Touted as “The Most Anticipated Orchestral Event Of The Year”, the Metropolitan Festival Orchestra‘s Asian Premiere of Howard Shore’s Soundtrack to the iconic fantasy trilogy The Lord Of The Rings certainly did not disappoint. The production of part deux of the thrilling three-part series was near-flawless, and the matinée that we attended even contained a small surprise that the other shows could not offer. 10417017_886759528006762_3166274288846439085_n Right from the start, the 3-hour show (excluding intermission) was an extravagant affair, with the stage at The Star Performing Arts Centre being filled almost shoulder-to-shoulder with performers from the MFO and the Vocal Associates Festival Chorus and Children’s Choir. Looming above them was a gigantic screen from which J. R. R. Tolkien’s work was brought to cinematic life.  1 From the first strains of the strings in the opening theme “Glamdring”, the concert set a robust tone that was supported throughout the afternoon. Shore’s incredible attention to detail was evident in the many motifs that represented every character, with the Ring of Power earning three separate themes itself, each reflecting a different aspect of its power. 10382570_775123689199190_1768758166360282860_o While textbook orchestration was not a tenet that Shore chose to overrule (that is, Brass heralding power and majesty, or hammering percussion signalling an army), the themes of the score were exceptionally sound and well-constructed. A heavy reliance on the pentatonic scale meant that many of the themes were easily malleable to fit different contexts during the film. The simple motif that accompanied the two hobbits, Sam and Frodo, across the expanse of Middle Earth were mostly solemn and resigned, reflecting their arduous and draining journey, but could at once be shaped into a tune much more joyful, such as when they encounter the peace-loving Ents in Fangorn Forest. 10258324_774623225915903_9062266847536825874_o A dulcimer was an interesting feature to the instrumentation of the soundtrack, but the usual gentle staccato expected from the hammered instrument was abandoned for something more sinister. The fretted yangqin-lookalike was tasked to conjure feelings of fear and unsettledness, appearing whenever the Ring-crazed schizophrenic Gollum was pictured on film. Gollum-Smeagol-smeagol-gollum-14076899-960-403 One of the more memorable moments in both film and score was the Orcs successful infiltration of the humans’ massive fortress at Helm’s Deep (“The Breach Of The Deeping Wall”). The scenes were heavily laden with action, CGI, and ominous winds, and was one of the more brazen bars on the musicians’ part. The orchestra immediately broadened upon the Orcs’ entry into the Keep, and was a welcome peak after a long, drawn-out period of hopelessness in the film, a sentiment that the performers subtly reflected through several consecutive pieces that were delivered even-toned. 10428227_774516395926586_8313769658737942601_o Throughout the production, however, I was constantly jolted by the recurring realisation that the music was being performed live. While this might sound like a classic case of a post-lunch sugar crash, I pinpoint this issue as an effect of having the music be played through house speakers rather than being organically amplified (or unplugged) in an acoustically-treated hall. While the choice of venue might have nulled any likelihood of this setting being effective, the decision to mic up almost every other instrument onstage was to lead to an experience not unlike being at a movie theatre.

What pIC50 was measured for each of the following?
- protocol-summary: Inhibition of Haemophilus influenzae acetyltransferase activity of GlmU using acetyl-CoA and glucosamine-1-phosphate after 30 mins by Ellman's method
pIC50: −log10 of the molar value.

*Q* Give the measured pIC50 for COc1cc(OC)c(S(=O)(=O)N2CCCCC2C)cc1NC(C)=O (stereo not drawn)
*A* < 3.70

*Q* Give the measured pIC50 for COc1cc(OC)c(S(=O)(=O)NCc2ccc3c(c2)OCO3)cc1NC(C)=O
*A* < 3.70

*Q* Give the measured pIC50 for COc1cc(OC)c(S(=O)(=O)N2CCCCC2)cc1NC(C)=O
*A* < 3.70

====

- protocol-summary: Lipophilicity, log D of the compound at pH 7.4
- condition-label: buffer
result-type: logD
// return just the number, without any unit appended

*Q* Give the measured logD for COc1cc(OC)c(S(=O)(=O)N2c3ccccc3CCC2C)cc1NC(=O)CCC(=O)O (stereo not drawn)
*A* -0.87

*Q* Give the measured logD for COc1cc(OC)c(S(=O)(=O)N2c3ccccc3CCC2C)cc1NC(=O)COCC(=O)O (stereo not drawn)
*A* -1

LotR_02_c_Cami(image credits: Chrispics and Metropolitan Festival Orchestra)

Soloist Rosalind Waters handled the size of the stage and the orchestra well, though admittedly this was no mean Wagnerian feat given the electronically-amplified setting of the production. Waters gave a soothing rendition of her solo lines during the dreamy sequences where Lord Aragorn and Elf Arwen (“Evenstar” on the OST), especially so in the lower ranges of her voice, which were unusually rich and robust for a Soprano. However, the mic set-up did not do her voice as much justice in other pieces, and a mixture of sounds live and from the feedback monitor may have caused her to be tonally flat at times. Boy Soprano Samuel Yuen was impressive, and not just for his age, with a crystal clear tone that was clean as it was unwavering. 10457665_775124089199150_1708077701058556370_o The audience present also witnessed a small surprise during the intermission. With the help of three of the performing violinists, a marriage proposal was made on a corner of the stage (was it stage left or “stage left”..?), to a round of applause from the intrigued audience. If you’re feeling just a little bit kaypoh, you can pop over to the MFO’s Facebook page here and watch a video of the couple’s life-changing 2 minutes of fame.

All in all, the performance made for an enjoyable afternoon. The sheer size of the orchestra and chorus alone were already testament to the dedication and effort put into this production, and to embark on a show of this calibre is commendable for the Metropolitan Festival Orchestra, who are only in their second season. One only hopes that they may capture the attention of Shore himself, and possibly even commission a pre-film overture for the third and final instalment of the LOTR series.

And please, lay off the microphones next time?

 

P.S. You can listen to the entire soundtrack on this YouTube channel! You’re welcome.

 

=== Image Credits: MFO Facebook Page Paranerds